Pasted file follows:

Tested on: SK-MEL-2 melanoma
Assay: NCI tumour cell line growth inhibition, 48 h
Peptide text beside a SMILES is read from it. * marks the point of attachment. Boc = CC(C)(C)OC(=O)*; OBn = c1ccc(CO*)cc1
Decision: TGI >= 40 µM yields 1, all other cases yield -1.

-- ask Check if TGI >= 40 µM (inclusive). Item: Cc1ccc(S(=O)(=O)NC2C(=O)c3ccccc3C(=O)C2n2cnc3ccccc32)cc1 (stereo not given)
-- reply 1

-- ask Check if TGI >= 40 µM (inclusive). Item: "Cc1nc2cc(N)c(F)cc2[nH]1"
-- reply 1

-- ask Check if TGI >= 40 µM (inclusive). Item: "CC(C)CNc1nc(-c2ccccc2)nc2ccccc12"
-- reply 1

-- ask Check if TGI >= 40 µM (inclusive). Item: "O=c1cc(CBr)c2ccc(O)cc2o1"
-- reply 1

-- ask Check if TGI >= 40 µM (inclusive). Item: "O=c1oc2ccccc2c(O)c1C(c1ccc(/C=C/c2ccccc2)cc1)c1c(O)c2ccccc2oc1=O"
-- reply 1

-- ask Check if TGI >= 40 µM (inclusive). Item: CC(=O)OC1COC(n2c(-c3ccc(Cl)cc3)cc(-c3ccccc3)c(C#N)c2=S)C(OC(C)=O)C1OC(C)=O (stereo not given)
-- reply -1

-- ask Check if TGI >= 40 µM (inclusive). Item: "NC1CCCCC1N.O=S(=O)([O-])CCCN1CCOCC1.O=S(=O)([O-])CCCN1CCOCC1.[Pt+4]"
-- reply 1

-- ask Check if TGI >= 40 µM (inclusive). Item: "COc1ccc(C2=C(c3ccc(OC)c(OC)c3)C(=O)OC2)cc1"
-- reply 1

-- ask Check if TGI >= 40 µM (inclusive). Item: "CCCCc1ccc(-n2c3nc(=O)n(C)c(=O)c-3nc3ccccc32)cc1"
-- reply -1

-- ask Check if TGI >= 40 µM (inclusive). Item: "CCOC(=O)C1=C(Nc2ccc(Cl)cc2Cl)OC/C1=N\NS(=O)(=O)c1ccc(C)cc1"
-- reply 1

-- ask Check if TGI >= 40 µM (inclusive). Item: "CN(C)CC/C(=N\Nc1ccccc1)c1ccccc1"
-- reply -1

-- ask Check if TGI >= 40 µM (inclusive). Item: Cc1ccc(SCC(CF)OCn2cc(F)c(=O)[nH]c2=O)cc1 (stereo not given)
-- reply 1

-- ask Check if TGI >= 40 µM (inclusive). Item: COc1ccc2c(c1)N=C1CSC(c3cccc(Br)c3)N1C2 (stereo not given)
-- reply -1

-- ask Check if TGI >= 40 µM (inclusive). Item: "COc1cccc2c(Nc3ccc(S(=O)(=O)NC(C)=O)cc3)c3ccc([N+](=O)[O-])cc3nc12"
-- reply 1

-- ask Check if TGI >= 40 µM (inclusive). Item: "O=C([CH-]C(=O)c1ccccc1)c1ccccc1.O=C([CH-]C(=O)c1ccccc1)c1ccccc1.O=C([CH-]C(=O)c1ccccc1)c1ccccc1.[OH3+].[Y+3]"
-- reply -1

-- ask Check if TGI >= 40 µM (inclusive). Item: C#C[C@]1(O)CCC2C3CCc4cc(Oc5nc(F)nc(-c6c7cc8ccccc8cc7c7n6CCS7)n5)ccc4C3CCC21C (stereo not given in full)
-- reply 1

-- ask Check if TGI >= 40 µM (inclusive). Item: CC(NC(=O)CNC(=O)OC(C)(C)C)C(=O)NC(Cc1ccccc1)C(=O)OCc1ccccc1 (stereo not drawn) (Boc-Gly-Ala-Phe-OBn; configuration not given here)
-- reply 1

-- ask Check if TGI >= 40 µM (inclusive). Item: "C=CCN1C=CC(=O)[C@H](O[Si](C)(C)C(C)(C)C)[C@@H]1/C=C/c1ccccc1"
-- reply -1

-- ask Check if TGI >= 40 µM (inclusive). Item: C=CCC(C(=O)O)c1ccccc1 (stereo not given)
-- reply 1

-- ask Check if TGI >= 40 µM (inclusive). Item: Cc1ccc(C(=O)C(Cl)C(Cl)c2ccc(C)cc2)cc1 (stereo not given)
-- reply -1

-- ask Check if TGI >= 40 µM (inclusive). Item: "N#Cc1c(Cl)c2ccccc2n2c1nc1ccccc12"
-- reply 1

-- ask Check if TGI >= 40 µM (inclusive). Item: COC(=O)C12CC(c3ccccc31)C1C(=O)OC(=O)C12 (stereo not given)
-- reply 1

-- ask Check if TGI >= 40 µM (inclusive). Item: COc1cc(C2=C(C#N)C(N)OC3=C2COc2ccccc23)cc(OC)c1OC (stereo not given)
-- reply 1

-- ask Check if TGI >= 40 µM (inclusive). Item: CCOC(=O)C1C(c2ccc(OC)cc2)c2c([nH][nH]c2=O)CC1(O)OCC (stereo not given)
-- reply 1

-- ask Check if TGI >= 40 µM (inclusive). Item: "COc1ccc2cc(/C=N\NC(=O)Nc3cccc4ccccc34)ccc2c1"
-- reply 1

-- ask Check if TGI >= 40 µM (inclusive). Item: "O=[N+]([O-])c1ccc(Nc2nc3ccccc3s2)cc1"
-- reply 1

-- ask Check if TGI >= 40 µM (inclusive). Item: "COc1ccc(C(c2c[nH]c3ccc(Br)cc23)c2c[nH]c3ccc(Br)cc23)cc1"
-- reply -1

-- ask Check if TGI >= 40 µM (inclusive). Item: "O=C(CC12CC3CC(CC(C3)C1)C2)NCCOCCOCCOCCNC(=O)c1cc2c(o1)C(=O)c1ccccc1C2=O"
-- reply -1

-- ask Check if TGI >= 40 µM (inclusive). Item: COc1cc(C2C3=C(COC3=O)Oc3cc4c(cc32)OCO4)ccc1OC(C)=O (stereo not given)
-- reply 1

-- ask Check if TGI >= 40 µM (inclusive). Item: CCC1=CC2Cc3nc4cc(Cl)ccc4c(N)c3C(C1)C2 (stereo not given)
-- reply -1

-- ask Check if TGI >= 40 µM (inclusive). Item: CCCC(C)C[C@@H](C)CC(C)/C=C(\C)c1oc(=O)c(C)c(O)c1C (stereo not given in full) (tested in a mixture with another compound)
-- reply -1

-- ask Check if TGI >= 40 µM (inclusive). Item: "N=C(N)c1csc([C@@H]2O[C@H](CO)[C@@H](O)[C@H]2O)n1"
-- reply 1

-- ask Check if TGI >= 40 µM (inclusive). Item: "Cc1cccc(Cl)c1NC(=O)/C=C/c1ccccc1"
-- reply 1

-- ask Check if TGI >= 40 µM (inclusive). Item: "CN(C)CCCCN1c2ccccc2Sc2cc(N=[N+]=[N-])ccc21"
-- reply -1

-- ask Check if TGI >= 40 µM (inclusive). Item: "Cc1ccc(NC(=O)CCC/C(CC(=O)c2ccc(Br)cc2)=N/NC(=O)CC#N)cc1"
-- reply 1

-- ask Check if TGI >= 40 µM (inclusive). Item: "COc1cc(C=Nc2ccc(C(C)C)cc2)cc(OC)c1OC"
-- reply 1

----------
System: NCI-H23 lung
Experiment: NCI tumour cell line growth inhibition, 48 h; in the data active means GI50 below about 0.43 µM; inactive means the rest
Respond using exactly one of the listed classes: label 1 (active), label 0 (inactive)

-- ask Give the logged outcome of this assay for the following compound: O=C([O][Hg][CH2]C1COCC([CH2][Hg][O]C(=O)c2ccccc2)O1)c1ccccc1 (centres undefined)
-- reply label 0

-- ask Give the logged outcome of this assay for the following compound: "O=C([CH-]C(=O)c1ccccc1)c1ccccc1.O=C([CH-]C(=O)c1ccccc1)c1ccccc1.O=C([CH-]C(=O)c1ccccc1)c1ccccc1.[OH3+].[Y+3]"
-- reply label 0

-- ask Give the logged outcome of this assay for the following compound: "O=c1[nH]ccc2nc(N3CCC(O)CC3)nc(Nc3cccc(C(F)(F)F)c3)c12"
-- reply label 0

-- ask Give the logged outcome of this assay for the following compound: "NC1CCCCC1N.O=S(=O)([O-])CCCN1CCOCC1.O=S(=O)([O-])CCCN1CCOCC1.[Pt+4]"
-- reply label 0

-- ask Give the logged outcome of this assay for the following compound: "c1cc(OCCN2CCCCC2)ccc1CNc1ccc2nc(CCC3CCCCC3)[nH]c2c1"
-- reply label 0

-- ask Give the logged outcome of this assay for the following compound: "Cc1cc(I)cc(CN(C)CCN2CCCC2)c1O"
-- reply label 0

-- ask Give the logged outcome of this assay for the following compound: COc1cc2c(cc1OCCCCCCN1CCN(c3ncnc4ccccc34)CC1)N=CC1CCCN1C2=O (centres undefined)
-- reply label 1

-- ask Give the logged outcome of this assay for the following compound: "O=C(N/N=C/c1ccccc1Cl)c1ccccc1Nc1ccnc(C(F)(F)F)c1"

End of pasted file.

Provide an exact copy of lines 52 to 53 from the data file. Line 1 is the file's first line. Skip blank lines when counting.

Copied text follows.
-- reply 1

-- ask Check if TGI >= 40 µM (inclusive). Item: "COc1ccc2cc(/C=N\NC(=O)Nc3cccc4ccccc34)ccc2c1"